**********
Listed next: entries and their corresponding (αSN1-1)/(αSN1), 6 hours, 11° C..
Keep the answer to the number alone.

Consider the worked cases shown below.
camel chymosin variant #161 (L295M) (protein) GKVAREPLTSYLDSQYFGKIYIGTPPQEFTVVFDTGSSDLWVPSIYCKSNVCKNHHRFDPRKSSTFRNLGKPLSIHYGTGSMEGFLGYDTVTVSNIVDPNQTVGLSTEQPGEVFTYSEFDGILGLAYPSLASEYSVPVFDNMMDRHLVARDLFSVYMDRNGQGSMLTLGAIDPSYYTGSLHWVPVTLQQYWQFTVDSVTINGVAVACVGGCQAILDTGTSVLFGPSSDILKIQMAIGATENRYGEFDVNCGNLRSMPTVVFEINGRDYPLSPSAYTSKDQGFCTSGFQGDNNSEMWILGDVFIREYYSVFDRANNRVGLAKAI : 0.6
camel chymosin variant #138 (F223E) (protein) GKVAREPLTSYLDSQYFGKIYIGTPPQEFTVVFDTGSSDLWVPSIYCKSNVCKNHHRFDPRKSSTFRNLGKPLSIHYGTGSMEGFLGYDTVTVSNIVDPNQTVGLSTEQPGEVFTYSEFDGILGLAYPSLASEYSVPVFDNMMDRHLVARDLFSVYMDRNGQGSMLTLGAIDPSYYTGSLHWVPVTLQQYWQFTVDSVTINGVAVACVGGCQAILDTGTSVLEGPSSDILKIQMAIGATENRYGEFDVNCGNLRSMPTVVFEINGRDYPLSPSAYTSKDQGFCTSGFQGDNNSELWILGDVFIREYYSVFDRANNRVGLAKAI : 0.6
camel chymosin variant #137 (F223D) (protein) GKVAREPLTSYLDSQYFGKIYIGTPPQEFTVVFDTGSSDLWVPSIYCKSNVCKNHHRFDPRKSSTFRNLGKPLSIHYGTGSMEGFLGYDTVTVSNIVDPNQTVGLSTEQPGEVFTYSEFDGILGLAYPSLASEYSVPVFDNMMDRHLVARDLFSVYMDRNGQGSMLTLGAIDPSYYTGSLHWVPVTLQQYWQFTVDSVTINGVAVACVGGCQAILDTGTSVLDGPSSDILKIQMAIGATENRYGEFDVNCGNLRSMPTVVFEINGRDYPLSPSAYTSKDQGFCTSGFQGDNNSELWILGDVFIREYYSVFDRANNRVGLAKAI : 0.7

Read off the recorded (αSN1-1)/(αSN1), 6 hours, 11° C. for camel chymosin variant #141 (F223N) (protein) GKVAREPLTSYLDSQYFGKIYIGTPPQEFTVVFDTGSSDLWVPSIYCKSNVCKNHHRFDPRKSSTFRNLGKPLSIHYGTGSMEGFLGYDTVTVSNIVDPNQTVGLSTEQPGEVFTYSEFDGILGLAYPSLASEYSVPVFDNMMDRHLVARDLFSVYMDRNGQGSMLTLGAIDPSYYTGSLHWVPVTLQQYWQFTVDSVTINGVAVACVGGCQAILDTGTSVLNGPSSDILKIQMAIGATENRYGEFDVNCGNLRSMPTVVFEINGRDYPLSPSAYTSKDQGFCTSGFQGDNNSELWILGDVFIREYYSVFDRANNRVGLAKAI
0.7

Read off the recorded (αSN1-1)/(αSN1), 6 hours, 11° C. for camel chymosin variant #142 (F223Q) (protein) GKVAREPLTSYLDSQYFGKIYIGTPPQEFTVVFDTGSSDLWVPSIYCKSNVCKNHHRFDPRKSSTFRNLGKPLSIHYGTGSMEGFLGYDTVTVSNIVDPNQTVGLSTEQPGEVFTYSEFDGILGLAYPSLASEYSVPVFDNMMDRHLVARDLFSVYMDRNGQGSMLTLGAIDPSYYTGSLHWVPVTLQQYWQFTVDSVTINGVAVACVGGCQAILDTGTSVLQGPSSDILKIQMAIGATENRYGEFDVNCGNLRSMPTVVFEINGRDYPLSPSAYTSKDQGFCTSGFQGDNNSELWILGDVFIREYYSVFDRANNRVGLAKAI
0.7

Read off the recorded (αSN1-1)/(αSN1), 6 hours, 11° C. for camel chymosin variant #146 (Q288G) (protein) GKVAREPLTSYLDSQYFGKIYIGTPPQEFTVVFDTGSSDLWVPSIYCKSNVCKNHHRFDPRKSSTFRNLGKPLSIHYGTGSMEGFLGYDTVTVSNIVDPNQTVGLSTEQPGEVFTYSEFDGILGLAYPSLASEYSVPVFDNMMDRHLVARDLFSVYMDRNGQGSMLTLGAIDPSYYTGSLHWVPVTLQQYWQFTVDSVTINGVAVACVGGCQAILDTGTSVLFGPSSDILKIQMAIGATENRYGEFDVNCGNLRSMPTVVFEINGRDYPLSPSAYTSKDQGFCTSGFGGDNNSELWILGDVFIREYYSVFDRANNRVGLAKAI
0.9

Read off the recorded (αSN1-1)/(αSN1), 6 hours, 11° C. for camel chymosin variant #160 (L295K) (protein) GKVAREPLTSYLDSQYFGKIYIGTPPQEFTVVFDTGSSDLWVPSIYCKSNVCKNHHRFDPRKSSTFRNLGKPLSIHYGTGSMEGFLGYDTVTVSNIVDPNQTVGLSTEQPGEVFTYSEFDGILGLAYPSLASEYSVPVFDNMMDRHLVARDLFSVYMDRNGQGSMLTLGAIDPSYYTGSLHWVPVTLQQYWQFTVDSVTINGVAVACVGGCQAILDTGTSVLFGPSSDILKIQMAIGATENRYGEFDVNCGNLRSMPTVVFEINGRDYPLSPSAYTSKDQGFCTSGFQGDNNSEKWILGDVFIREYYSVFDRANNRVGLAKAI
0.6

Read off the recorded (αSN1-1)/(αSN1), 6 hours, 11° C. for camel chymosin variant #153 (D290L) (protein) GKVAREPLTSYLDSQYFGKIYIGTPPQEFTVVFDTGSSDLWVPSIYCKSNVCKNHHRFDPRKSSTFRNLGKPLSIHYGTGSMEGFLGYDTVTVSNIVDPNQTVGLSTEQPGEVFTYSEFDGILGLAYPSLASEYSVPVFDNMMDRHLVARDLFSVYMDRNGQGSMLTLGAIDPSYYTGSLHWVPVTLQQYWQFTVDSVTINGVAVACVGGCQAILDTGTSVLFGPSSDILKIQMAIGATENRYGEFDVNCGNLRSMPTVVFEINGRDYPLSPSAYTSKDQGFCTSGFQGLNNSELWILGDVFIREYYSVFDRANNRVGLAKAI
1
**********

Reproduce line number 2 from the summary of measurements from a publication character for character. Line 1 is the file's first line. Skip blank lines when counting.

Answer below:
Keep the answer to the number alone.